The first revision of the Constitution in 1970 resulted in the setting-up of the three cultural communities. From the legal viewpoint, that meant the start of the process of State reform.
The birth of the three cultural communities is, as the name suggests, a sign of a certain autonomy in relation to culture. However, the powers of those cultural communities are still extremely limited.
This reform is a response to the pursuit of cultural autonomy by Flemish people.
In 1970 the foundations were laid for setting-up three Regions. They each have their own territory and are mainly expected to be active in the economic field. The Regions are a response to the pursuit by French-speakers - the Walloons and French-speaking people of Brussels - for economic autonomy.
In 1980, the second State reform took place. The work that started in 1970 was continued.
In 1980, the cultural communities became known just as Communities. That happened because the Communities decided not only about cultural matters but also matters relating to the individual, in other words health and social services.
As a result, from 1980 these three Communities were known as the Flemish Community, the French Community and the German-speaking Community. These Communities were each given a Council (their Parliament) and a Government.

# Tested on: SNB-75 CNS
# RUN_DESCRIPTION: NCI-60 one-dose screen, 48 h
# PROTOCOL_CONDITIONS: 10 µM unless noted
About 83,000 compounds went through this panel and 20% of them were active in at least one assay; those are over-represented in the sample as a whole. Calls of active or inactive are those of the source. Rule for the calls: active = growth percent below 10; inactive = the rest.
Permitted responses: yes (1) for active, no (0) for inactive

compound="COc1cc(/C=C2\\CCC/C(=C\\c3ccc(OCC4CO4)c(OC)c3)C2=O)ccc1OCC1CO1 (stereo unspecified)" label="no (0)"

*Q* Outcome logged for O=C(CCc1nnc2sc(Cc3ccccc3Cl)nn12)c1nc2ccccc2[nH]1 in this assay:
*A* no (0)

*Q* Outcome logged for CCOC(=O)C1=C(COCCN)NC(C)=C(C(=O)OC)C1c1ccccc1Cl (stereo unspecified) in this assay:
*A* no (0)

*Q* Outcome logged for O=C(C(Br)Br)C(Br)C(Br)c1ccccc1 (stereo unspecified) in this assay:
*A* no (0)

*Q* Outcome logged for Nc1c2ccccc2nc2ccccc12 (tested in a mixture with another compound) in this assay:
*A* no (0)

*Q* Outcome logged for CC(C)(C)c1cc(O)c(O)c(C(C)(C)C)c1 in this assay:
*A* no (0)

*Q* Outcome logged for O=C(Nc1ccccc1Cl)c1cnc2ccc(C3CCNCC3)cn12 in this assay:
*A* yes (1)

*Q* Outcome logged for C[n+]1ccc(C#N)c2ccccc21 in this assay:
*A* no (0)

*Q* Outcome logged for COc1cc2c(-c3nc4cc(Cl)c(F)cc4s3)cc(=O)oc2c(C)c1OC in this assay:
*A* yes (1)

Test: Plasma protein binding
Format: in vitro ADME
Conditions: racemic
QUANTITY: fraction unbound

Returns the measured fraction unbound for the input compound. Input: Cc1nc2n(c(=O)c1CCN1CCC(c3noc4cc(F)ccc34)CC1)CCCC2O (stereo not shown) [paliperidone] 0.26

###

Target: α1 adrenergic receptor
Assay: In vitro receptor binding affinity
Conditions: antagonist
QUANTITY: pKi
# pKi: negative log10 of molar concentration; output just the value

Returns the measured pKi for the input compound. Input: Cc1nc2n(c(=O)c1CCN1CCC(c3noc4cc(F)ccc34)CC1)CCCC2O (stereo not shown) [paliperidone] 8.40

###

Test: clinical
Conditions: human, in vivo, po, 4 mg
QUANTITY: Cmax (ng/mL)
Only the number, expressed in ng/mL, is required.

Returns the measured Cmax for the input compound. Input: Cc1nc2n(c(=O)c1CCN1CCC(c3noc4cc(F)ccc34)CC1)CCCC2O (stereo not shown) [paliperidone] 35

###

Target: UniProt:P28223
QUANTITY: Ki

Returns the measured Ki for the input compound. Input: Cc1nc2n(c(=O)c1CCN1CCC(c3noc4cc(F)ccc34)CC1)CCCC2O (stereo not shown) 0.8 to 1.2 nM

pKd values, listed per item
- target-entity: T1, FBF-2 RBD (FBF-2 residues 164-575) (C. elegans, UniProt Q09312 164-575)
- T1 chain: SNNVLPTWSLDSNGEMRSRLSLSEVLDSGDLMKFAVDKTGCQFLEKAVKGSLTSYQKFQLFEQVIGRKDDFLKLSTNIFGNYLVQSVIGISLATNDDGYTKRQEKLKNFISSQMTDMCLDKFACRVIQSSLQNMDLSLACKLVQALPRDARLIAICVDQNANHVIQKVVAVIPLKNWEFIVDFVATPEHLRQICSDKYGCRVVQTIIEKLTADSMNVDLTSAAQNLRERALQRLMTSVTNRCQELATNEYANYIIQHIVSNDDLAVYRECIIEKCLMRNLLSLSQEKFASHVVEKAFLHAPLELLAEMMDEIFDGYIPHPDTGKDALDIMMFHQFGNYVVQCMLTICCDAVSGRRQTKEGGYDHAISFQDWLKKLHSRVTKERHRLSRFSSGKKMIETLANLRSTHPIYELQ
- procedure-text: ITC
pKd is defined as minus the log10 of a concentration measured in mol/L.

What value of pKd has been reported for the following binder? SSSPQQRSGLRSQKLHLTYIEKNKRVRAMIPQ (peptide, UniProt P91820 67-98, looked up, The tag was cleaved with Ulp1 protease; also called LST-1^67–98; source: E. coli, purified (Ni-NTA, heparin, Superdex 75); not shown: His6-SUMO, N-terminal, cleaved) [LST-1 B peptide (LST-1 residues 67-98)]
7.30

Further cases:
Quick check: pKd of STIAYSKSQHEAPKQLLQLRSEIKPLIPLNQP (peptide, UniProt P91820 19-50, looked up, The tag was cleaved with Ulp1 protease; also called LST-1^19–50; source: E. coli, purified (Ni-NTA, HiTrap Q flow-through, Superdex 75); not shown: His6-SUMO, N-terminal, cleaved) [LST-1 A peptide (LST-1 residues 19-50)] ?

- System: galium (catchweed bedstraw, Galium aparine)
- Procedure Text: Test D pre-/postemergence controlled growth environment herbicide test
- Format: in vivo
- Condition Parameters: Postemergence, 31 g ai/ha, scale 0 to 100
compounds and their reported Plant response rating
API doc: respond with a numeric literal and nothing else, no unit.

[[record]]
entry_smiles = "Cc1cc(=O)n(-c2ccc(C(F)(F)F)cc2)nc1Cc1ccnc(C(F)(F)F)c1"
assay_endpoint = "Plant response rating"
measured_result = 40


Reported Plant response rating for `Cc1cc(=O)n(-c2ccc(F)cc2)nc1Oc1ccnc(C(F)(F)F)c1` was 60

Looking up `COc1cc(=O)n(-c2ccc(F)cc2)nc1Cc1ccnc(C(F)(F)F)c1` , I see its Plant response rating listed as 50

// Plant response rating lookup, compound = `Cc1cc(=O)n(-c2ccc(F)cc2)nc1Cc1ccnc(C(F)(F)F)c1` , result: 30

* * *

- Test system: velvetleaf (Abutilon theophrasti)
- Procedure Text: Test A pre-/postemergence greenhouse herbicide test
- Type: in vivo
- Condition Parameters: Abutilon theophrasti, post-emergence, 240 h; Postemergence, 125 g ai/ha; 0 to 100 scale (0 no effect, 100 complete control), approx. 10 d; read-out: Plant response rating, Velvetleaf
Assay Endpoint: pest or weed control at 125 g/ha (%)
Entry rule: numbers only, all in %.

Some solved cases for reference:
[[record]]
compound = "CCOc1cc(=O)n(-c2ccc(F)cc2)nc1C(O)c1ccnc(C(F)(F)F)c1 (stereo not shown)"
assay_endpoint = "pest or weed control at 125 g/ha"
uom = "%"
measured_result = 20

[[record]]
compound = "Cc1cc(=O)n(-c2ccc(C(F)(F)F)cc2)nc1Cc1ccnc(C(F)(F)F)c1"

With the State reform of 1980, two Regions were also established: the Flemish Region and the Walloon Region. They also had a Council and a Government. Please bear in mind the following: in Flanders, the Government and the Council of the Flemish Region merged with the Government and the Council of the Flemish Community. So in Flanders, there is only one Government and one Council for the Community and the Region.
The French-speaking population did not choose to merge the institutions of the French Community and the Walloon Region. There are many more French-speaking people in Brussels compared with French-speaking Walloons than there are Dutch-speaking people in Brussels compared with people in Flanders.
Another important feature of this second phase in 1980 is that the Brussels Region, although recognised in 1970, was (with regard to its institutions) put on 'hold'. But that changed in the next, third State reform.